Alfred and Isabel Bader sit together on a chair.

Generations of generosity: The Bader family tradition of philanthropy

In the fall of 1941, just 30 days after Queen’s celebrated its centennial anniversary, a new student set foot on campus for the first time. It was the beginning of a relationship that is now entering its ninth decade.

Alfred Bader, BSc'45, BA'46, MSc'47, LLD'86:  An unlikely benefactor

When Alfred Bader, arrived on campus on Nov. 15, 1941, no one could have imagined that he would go on to become the university’s most prolific benefactor.

In fact, Bader was anything but a typical Queen’s student. On his own after losing family in the Holocaust, the Vienna native was less than a year removed from a bat-infested internment camp in Fort Lennox, Quebec, reserved for “enemy aliens,” the result of a misunderstanding that turned a 16-year-old refugee into a prisoner of war. 

Martin Wolff, a German-Jewish journalist and historian living in Montreal, secured Alfred’s release from the camp, welcomed him into his family, and encouraged him to continue his education. When McGill and the University of Toronto turned down Alfred’s applications, he applied to Queen’s and was accepted immediately, despite the fact that the fall term had been underway for two months.

“Many of the professors and Registrar Jean Royce…treated me wonderfully – as an individual, not as POW #156,” he said. "This kindness brought me out of my shell."

Once he was out of his shell, Alfred flourished at Queen’s, making friends and winning awards for his research. He even won a public speaking scholarship for his performance with the Debating Society, which he joined as a joke, thinking his thick European accent would make him an ineffective debater.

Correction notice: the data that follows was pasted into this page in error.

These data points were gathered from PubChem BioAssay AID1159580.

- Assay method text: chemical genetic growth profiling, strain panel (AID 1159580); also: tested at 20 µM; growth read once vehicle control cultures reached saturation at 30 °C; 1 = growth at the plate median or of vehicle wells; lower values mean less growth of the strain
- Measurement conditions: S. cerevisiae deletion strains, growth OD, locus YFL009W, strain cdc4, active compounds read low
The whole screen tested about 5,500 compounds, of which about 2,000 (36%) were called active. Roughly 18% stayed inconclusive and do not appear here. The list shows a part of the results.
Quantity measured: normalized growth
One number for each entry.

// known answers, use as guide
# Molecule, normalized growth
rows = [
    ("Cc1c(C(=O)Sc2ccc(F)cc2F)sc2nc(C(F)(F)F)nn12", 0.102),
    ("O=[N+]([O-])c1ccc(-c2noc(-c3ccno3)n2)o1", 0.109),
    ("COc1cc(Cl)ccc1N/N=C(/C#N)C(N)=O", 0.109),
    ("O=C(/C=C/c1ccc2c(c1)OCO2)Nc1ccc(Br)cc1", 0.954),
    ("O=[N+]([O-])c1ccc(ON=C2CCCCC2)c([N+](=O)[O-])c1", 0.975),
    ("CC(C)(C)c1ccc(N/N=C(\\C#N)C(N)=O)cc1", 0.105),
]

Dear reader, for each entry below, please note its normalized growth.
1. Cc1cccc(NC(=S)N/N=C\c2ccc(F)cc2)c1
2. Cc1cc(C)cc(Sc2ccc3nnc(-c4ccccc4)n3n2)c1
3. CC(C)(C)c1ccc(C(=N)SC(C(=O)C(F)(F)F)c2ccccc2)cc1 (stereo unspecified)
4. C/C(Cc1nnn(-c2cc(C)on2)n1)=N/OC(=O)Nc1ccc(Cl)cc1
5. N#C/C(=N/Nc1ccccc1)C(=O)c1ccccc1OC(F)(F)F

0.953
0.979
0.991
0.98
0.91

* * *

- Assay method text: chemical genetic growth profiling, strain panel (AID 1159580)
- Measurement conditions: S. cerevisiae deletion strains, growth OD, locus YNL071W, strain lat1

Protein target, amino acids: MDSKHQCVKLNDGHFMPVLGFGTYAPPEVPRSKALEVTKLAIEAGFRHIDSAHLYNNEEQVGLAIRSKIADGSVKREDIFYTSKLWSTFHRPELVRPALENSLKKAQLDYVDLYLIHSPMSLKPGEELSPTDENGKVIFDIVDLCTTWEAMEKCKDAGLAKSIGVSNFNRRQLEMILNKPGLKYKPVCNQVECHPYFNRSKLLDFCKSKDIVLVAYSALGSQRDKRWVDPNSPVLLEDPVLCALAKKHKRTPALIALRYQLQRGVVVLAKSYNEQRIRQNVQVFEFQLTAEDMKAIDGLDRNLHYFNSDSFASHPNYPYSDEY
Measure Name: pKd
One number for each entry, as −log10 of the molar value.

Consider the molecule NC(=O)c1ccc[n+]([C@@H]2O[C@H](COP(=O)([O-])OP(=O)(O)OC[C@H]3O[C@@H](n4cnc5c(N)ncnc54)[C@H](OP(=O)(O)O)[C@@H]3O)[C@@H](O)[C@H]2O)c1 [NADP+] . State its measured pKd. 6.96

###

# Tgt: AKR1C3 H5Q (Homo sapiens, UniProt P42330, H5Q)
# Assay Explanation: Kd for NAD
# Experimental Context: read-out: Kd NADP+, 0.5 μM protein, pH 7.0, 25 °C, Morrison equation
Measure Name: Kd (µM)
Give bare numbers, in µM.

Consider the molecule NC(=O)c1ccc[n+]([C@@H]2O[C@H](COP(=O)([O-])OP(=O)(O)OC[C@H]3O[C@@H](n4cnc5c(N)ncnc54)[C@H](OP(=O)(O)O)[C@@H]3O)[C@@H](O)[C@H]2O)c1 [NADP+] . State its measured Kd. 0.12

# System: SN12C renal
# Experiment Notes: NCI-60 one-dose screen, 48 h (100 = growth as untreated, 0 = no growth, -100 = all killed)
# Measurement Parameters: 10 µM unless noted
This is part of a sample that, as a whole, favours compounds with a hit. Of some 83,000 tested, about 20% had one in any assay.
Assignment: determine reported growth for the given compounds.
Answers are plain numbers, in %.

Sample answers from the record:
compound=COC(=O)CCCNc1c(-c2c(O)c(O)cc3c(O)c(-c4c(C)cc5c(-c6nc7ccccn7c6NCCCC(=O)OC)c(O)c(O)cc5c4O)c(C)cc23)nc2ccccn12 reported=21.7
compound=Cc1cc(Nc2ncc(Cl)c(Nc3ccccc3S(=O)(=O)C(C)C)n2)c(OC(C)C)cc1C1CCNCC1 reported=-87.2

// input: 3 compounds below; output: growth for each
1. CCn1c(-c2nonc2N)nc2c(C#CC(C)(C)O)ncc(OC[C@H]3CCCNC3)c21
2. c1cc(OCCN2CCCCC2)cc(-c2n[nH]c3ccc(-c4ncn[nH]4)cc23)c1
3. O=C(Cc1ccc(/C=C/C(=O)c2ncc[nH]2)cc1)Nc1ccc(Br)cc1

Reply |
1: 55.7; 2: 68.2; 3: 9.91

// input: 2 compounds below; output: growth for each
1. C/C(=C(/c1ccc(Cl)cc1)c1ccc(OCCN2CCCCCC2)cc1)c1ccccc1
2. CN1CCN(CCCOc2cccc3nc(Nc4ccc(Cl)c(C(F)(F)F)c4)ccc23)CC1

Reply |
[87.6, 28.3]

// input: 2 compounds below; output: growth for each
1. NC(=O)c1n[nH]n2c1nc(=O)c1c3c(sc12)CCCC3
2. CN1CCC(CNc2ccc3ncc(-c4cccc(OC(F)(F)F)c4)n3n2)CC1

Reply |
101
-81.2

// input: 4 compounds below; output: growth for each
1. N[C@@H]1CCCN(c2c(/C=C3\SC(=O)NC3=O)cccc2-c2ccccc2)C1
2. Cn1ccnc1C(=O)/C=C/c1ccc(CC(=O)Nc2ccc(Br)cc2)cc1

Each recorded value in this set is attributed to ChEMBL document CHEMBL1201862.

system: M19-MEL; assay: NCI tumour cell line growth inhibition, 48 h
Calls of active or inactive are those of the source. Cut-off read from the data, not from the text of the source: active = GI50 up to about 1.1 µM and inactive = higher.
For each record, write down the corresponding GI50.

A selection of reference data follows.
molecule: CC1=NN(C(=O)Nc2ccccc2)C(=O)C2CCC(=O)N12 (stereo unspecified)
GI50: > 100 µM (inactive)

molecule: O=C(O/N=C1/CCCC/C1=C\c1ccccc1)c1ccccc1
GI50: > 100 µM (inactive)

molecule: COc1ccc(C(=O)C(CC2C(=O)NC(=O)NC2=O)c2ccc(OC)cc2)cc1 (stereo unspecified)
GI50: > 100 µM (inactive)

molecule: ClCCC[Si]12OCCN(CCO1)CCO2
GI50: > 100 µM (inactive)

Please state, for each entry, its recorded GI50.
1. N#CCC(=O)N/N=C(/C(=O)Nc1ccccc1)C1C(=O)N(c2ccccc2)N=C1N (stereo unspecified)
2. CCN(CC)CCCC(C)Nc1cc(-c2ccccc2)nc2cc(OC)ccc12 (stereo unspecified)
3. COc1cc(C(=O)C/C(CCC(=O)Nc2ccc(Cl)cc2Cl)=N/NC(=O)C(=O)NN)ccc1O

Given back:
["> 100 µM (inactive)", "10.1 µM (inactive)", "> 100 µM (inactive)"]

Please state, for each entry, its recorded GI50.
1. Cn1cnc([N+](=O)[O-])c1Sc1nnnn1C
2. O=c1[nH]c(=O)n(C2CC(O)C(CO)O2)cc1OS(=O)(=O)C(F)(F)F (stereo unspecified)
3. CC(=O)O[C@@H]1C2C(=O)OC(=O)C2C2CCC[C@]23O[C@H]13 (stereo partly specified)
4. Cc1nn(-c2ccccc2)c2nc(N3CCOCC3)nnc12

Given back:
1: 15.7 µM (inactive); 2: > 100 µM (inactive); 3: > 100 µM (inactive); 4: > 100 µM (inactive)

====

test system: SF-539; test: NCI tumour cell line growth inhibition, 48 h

Alfred would spend six years on campus in total, earning bachelor’s degrees in chemistry and history, and a Master’s in chemistry.

From Queen’s, Alfred moved on to Harvard to earn a doctorate in chemistry, and then to Milwaukee, where he worked as a research chemist at the Pittsburgh Plate Glass Co.

While at Pittsburgh Plate Glass, he realized that there was room in the market for a small company that could supply research chemicals to other small companies. “He recognized a worldwide market for these fine chemicals that appear on everyone’s lab bench,” says Tom Harris, Sc’75, a former Queen’s provost and Vice-Principal (Advancement) and a longtime research chemist himself. “So much research was made possible because of his company. He created products and services so enabling that it would be hard to imagine advances in basic sciences and pharmaceuticals without them.”

Alfred’s company, now known as Millipore Sigma, would become one of the U.S.’s 100 largest chemical companies. He served as its president, its chair, and, upon his retirement in 1991, as chair emeritus. A year later, he was voted out of the company in a dispute with its board of directors. While he described the incident as “a staggering blow,” he added that it gave him the freedom to focus on two of his greatest passions, art and philanthropy.